Shrubland at Arcadia
Shrubland is early-successional forest, meaning it consists of small diameter trees and shrubs. More than 32 acres in Arcadia’s meadows are currently managed as shrubland, and are in various stages of development. Sections of shrubland have been cut at different times, resulting in a mosaic of woody early-successional growth phases, from areas that have more than 20 years of growth to areas with less than five years of growth. These shrublands form a transitional area between the agricultural fields and grasslands, and the floodplain forest.
Trees that can be found in Arcadia’s shrubland include: Black locust, gray birch, quaking aspen, cottonwood, American elm, white pine, honeysuckles, speckled alder, silky dogwood, and staghorn sumac.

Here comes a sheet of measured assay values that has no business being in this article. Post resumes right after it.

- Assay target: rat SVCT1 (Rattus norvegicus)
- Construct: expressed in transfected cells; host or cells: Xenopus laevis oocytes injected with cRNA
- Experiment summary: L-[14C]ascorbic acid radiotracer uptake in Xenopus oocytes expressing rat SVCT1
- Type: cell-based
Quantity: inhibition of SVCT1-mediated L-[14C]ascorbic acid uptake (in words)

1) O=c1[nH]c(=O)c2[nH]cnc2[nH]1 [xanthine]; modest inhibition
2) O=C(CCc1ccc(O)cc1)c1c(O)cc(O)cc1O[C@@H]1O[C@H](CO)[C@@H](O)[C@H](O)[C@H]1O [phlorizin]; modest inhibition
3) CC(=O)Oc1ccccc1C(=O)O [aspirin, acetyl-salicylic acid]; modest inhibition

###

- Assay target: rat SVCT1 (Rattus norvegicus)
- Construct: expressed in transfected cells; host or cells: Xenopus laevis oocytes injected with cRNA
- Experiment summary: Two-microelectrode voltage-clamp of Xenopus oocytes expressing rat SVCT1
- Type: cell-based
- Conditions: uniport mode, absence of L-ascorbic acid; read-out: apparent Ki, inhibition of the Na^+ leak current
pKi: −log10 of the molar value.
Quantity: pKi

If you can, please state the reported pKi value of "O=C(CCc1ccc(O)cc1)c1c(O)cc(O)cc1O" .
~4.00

Bird species that rely on shrublands include brown thrasher, chestnut-sided warbler, and indigo bunting.
Management of shrubland requires occasional cutting of larger trees to prevent the shrubland from turning into a mature forest. While cutting down larger trees can appear to have a negative impact on the ecosystem, it is needed to maintain this important and declining habitat.
Visitors to Arcadia may see evidence of shrubland management including tree stumps in the orchard area and edge of the meadows.